LIMA — The 26th Kewpee High School Art Invitational is a much-anticipated display of up-and-coming area high school artists, and several Putnam County students’ works were juried into the show. The exhibit opened on February 28 and runs through April 12 in the Ellen Nelson Gallery of ArtSpace, in Lima. Artists must be enrolled in grades 9-12 within Lima’s surrounding counties. Work must be original and completed in the last two years and not shown previously at ArtSpace/Lima. Students may enter one piece in each of the nine categories: painting, drawing, printmaking, photography, sculpture, ceramics, mixed media, jewelry, and digital media.

“This is the first year O-G has participated in the Kewpee Invitational,” Ottawa-Glandorf art teacher Deneika Miller related, “It is a very competitive, juried show representing schools all throughout northwest Ohio. It is my understanding that only a fraction of the art submitted actually makes it in the exhibition.”

Art teachers act as self-jurors of their students’ work to decide which pieces will be entered into the show. Because a work is entered, it does not mean it will make the exhibit.

“Actually, we took 10 pieces to the show but only six made the show,” Pandora-Gilboa art teacher Mark Williams explained. “I think that most teachers know the quality of this show and only bring their best work because the competition is so close just to get in, let alone win an award.”

Fort Jennings art teacher Joy Noreiga described the qualities she considered when selecting art pieces for the invitational.

“I look not only for craftsmanship and technique but also the thought, emotion, and the meaning behind the artwork. That is what I saw in Kaylynn’s (Noreiga) work — the story behind the art. This is how artists communicate — through art instead of a written language. However, the title of the artwork can also make the work more intriguing,” she said.

This year’s jurors were Associate Professor of Art at the University of Findlay, Ed Corle, and Anna Talei Fisher, an ArtSpace teacher.

Corle commented, “It (Kewpee Invitational) reflects good teaching, community support, and high school students who love to work in art. It reflects, in some cases, hours of labor in one piece, and also works created from ideas, captured in seconds.” First, second, and third place awards were given in each category in addition to a Best of Show Award.

Tess Paniagua, an Ottawa-Glandorf senior, won second place in the category of painting, for her work, “Sing-Pop-Art,” which was a Pop Art-style portrayal of recording artists in every color of the rainbow.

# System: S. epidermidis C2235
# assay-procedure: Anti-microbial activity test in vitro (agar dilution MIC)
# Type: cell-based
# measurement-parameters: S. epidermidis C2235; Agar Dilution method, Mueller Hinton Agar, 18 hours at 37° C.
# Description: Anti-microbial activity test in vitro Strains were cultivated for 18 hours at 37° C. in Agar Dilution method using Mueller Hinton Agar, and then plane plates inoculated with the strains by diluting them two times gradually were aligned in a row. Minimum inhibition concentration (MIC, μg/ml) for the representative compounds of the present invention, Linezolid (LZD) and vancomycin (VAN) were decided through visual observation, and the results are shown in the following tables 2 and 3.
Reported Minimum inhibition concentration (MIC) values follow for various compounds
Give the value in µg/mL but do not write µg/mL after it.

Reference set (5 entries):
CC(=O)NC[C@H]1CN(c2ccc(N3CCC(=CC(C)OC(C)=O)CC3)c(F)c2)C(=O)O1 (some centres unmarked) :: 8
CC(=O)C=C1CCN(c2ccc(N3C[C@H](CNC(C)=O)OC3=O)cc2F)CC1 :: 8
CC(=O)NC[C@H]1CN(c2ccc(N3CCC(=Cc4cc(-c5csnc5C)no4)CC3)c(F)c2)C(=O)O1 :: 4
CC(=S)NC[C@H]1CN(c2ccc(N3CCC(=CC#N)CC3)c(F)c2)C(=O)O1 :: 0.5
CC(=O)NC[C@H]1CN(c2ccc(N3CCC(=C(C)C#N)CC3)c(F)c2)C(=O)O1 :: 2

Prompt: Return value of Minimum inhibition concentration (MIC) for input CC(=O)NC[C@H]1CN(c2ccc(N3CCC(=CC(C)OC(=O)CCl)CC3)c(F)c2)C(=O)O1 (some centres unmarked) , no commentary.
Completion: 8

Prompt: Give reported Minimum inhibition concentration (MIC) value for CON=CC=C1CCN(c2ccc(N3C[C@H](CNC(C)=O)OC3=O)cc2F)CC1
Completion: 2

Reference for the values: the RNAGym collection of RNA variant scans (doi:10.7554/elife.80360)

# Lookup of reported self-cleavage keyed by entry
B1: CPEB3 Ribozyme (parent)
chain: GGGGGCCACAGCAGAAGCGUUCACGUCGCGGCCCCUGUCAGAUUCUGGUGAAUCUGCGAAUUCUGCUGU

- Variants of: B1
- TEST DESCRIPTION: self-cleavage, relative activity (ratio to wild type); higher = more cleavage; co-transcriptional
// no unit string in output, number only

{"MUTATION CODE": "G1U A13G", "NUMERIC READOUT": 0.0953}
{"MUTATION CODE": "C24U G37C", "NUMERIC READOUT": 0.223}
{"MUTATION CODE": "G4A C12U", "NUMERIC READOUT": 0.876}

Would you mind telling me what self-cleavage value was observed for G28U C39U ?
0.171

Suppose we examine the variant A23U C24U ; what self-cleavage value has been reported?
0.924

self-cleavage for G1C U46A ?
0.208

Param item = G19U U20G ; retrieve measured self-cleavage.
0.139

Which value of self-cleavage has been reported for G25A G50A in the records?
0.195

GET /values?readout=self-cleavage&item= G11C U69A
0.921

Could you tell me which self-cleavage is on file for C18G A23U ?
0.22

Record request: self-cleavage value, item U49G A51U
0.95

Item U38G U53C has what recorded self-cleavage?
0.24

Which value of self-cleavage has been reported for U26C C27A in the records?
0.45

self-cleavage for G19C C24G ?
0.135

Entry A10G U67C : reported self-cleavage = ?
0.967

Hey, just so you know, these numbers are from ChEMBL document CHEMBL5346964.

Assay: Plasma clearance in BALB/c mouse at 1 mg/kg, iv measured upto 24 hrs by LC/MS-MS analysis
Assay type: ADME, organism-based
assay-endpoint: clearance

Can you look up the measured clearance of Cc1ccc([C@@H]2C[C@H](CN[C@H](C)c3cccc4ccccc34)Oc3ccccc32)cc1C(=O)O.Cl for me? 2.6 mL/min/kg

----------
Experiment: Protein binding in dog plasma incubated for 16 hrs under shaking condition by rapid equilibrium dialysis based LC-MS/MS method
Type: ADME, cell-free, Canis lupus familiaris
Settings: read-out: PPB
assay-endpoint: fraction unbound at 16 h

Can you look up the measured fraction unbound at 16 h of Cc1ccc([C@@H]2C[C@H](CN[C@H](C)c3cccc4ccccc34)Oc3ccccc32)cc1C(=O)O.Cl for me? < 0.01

“It was pretty neat to be in a professional art gallery setting,” Paniagua declared. “This was my first time to enter anything in a professional setting. I usually just have my art in the local and county art shows.”

Pandora-Gilboa students Brian Schneck and Ben Weaver were also awarded second place for their pieces. Schneck piece, “Mystical Orb,” was entered into the ceramics category, while Weaver’s “Old Man Woody,” was entered in the drawing category.

Kaylynn Noreiga is no stranger to the Kewpee Inviational. The Fort Jennings High School Senior has had some of her work displayed at the same exhibit, as well as in an art show in Van Wert. Noriega’s mixed media piece, entitled “Letting Go,” features a lady dressed in a kimono, which reflects her love of Japanese culture.

“The blue background and the black around the edges feels like a glow,” she explained. “My goal was that when people viewed it, they would get the feeling she is in the air.”

Kaylynn was contacted to have “Letting Go” displayed at the Child Advocacy Center in Lima. The budding artist will donate it as a permanent display at the center at the end of the year.

Juror Anna Talei Fisher concluded, “The selection of the awards was challenging. Students who were juried into the show should be very proud of their accomplishment. The artists selected for awards showed strength in technique and originality. Their art gave the viewer an emotional connection. I feel this is just the beginning for these award-winning artists.”


Putnam County students whose art is on exhibit at the Kewpee High School Art Invitational include: Travis Nienberg- photography (O-G) Katie Fuetter- photography (O-G) Carrie Morris- ceramics (P-G) Alex Osborn- ceramics (P-G) Addison Diller- ceramics (P-G) Jenna Sigler- ceramics (P-G) Tess Paniagua-painting (O-G) Kaylynn Noreiga-mixed media (FJ) Brian Schneck-ceramics (P-G) Ben Weaver-drawing (P-G)